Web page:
Surrounded by paints and artworks in his studio. Picture: John Appleyard

It hit home in its absence when he went to London as a young man: "I couldn't paint. The English landscape is so immensely beautiful, calm and peaceful. I tried to paint it but I just couldn't. I wasn't a Londoner and it had all been done so well before. It wasn't my land, I didn't have it in my soul.

"So I ceased trying to paint the English landscape and started to paint my memories of New Guinea and Bougainville."

Guy learnt a valuable lesson from that - to work not just with what was in front of him but also with what was in his own soul.

"You look at the landscape and put down what you see but that experience showed me it's much more fun to let your imagination go. My work since then has largely been about the relationship of humankind to the land - although not solely, because I refuse to be dogmatic.

I've always demanded the right to do the kind of painting I want."

A lifetime's obsession, again seeded in Queensland and Bougainville, is with rainforests, most particularly lianas, or the forest vines, that run through them. In response Guy and Joy, had a retreat in the middle of a rainforest near Jamberoo.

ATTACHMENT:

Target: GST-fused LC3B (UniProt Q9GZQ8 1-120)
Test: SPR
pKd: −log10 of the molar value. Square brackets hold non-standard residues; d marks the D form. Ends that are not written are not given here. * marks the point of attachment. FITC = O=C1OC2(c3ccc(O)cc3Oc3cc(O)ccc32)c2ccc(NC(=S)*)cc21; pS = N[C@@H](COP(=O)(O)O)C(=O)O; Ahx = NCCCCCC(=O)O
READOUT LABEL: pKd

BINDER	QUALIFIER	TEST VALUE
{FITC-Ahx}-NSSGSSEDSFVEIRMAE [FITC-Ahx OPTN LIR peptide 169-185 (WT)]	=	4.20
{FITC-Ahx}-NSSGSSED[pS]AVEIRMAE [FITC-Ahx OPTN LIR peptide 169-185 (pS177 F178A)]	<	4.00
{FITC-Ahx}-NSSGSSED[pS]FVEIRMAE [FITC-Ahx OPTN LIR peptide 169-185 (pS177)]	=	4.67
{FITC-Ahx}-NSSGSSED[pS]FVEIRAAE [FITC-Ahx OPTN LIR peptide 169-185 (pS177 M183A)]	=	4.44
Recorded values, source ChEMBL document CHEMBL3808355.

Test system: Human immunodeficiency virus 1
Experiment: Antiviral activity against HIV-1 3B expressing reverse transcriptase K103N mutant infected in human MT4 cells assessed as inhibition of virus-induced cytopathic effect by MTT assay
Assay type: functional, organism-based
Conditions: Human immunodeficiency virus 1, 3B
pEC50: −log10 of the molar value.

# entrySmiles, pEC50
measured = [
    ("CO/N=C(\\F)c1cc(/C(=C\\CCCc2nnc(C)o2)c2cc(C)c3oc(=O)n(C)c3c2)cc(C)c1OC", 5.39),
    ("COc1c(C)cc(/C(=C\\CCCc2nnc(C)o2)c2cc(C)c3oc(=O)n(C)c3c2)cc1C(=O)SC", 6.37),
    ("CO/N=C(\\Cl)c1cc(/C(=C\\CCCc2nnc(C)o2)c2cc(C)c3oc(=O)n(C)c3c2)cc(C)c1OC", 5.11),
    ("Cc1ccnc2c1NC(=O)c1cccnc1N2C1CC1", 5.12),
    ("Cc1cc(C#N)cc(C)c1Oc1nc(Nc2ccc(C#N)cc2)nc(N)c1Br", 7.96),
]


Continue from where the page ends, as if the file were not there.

"I find a rainforest almost the equivalent to a painting. One can see space through the leaves. Occasionally, you can see everything on the surface, and sometimes you see it at the back. You see textures, shapes and lines, many lines.

"The lianas weave through the rainforest and they look like three dimensional line drawings, a line wandering through space."

Another image that often comes to Guy is a boat and it has stayed with him forever. "Yes, boats have been appearing in images from the earliest of times.

Warren’s prize-winning painting Flugelman with Wingman. Copyright: Guy Warren
Warren’s prize-winning painting Flugelman with Wingman. Copyright: Guy Warren

And it's the image of the final journey we make, at death. But it also refers to a particular experience of my own.

"When we were teenagers, my brother and I did a mad canoe journey down the Shoalhaven River, starting near Goulburn and ending up at the river's mouth at Nowra. It was hair-raising, wonderful, beautiful."